Skip to Content Skip to Navigation

Dogwood Daughter: SPIRIT QUEST - BLOG

Hell Hole

Posted on August 18, 2017 with 0 comments

Excerpted from my memoir, Postcards from the Secret City.  I drove down Atlanta Road and Ditman Lane the other day, remembering our family life in both of the old houses.

I think moves are hard on children in general; they don't care about new, shiny, bigger, or better. I was seven years old when we moved to Ditman Lane the week before Thanksgiving, in 1959. That move sure was hard on me. 

 

Saturday Morning, December, 1959

I sit at the kitchen table,  the new maple one with the three captain’s chairs and the single first mate’s chair.  I’m the only first mate; everyone else, even Anita, is a captain.



I sit in my first mate’s chair and stare at my turquoise melamine plate.  Something’s wrong, my throat is closing up.  I feel like I’m going to gag.


Daddy’s sitting at the table too, wolfing his breakfast down with gusto.  Mother stands at her new built in copper tone stove, drinking coffee and flipping pancakes.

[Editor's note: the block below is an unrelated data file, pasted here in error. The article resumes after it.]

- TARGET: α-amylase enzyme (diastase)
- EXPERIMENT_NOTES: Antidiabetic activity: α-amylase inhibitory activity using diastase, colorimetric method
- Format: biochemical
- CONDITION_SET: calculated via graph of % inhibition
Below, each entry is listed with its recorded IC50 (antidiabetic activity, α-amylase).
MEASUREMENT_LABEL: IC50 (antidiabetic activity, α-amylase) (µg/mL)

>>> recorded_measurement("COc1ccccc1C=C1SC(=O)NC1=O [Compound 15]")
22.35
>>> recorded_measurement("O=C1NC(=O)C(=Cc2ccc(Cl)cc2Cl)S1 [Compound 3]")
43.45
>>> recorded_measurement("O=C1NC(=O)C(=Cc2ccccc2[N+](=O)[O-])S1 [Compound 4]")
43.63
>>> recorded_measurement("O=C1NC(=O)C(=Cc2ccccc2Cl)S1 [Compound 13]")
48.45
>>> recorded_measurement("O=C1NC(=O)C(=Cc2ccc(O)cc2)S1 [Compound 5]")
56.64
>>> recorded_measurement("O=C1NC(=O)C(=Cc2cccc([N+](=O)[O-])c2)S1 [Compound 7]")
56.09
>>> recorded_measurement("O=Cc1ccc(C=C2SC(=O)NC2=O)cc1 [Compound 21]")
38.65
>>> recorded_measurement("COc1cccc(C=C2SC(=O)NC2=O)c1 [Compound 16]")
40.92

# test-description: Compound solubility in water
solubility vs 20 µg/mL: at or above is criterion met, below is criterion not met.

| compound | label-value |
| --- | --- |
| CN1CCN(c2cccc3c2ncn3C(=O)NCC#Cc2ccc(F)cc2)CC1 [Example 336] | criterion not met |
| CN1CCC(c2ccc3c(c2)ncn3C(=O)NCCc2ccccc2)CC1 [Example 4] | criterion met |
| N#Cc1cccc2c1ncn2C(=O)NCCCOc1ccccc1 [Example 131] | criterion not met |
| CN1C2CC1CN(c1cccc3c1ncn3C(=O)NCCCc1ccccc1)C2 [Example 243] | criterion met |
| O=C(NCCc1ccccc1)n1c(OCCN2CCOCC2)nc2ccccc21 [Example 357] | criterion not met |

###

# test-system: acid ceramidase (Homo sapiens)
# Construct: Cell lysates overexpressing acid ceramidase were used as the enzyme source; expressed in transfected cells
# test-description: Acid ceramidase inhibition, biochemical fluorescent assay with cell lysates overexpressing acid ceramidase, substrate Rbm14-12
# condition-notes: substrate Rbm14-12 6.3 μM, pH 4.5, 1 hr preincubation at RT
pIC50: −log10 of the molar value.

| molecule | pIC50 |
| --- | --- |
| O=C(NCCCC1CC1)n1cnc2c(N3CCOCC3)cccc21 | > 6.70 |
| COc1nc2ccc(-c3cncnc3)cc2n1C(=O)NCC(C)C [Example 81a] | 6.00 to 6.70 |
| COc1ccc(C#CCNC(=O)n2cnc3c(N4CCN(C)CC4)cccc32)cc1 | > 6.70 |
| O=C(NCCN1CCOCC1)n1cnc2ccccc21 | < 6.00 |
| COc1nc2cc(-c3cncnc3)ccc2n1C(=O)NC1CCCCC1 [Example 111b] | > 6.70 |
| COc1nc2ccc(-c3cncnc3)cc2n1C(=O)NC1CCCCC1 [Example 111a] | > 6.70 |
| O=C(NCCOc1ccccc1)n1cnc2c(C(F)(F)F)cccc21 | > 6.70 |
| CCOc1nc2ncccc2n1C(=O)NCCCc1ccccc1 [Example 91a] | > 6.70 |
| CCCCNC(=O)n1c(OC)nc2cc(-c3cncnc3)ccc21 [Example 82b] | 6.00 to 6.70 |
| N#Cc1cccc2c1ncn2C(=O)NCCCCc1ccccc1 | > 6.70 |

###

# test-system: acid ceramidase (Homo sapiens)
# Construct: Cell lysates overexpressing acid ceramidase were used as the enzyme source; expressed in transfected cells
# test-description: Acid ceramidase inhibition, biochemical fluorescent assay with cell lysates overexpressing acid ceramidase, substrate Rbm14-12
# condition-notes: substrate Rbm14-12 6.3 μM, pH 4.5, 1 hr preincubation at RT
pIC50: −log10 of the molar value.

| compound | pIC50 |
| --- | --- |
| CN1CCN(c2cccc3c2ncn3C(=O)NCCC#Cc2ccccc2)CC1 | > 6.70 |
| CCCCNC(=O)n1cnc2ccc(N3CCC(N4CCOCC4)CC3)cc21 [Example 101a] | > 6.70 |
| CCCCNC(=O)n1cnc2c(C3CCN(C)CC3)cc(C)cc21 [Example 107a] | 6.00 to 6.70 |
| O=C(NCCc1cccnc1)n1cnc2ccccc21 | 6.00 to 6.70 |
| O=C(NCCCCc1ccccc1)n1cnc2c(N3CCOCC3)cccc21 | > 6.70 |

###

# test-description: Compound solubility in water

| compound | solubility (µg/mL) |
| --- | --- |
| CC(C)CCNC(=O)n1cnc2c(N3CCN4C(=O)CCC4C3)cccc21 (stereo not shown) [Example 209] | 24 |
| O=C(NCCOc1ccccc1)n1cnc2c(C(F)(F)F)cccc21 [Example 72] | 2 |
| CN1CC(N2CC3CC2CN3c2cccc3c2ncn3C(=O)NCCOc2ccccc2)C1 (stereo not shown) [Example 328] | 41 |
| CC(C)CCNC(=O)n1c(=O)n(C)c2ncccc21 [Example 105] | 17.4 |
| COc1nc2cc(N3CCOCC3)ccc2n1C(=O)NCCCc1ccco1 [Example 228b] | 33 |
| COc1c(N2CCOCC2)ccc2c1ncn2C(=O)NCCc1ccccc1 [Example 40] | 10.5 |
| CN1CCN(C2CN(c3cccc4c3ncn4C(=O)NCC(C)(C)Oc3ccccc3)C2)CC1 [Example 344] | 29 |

I look around our new kitchen.  The turquoise counter tops and copper fixtures are shiny.  Morning sun floods the braided rug in front of the fire place in the den next to the kitchen.  On the other side of the swinging door, the living room is empty.  The comfortable old couch and rocking chair we used to sit on on Atlanta Road are in the basement.  Mother and Daddy are going to buy all new living room furniture.


My bedroom furniture is new too. I have a fancy new white and gold twin bed with a turquoise satin bedspread.   But Mother won’t let me sit on or sleep under the bedspread.  I’m supposed to fold and put it on the new gold satin chair in the corner before I go to bed. 


Daddy finishes his pancakes, pushes his chair aside and heads back downstairs.  He’s staining the floor in his study.  The varnish he’s using stinks of over rip bananas, ether and insecticide.  I’ve been trying not to breathe through my nose all morning.  Now my head hurts and I can’t eat.  Everything-- pancakes, milk, maple syrup, even the air-- tastes like varnish.  


I sit alone at the table, contemplating my shiny new surroundings. Despair settles over me. I want to go back to Atlanta Road.  This new house on Ditman Lane is a hell hole.